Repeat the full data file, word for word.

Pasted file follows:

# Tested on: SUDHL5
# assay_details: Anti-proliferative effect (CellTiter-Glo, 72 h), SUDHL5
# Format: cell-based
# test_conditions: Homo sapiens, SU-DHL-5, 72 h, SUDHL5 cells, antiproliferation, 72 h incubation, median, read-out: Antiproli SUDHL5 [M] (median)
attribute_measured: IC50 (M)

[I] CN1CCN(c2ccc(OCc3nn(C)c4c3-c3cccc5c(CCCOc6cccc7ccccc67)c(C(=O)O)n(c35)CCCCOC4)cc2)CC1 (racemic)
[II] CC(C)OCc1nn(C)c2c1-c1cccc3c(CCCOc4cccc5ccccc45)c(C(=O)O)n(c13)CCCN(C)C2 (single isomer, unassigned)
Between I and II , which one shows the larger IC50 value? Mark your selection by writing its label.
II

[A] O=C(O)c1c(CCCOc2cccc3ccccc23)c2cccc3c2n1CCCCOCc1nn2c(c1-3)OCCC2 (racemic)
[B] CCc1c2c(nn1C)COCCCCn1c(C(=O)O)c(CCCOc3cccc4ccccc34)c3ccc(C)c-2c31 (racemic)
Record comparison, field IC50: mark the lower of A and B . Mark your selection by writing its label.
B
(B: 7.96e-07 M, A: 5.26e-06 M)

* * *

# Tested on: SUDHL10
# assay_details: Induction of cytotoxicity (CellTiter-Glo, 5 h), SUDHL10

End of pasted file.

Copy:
# Tested on: SUDHL5
# assay_details: Anti-proliferative effect (CellTiter-Glo, 72 h), SUDHL5
# Format: cell-based
# test_conditions: Homo sapiens, SU-DHL-5, 72 h, SUDHL5 cells, antiproliferation, 72 h incubation, median, read-out: Antiproli SUDHL5 [M] (median)
attribute_measured: IC50 (M)

[I] CN1CCN(c2ccc(OCc3nn(C)c4c3-c3cccc5c(CCCOc6cccc7ccccc67)c(C(=O)O)n(c35)CCCCOC4)cc2)CC1 (racemic)
[II] CC(C)OCc1nn(C)c2c1-c1cccc3c(CCCOc4cccc5ccccc45)c(C(=O)O)n(c13)CCCN(C)C2 (single isomer, unassigned)
Between I and II , which one shows the larger IC50 value? Mark your selection by writing its label.
II

[A] O=C(O)c1c(CCCOc2cccc3ccccc23)c2cccc3c2n1CCCCOCc1nn2c(c1-3)OCCC2 (racemic)
[B] CCc1c2c(nn1C)COCCCCn1c(C(=O)O)c(CCCOc3cccc4ccccc34)c3ccc(C)c-2c31 (racemic)
Record comparison, field IC50: mark the lower of A and B . Mark your selection by writing its label.
B
(B: 7.96e-07 M, A: 5.26e-06 M)

* * *

# Tested on: SUDHL10
# assay_details: Induction of cytotoxicity (CellTiter-Glo, 5 h), SUDHL10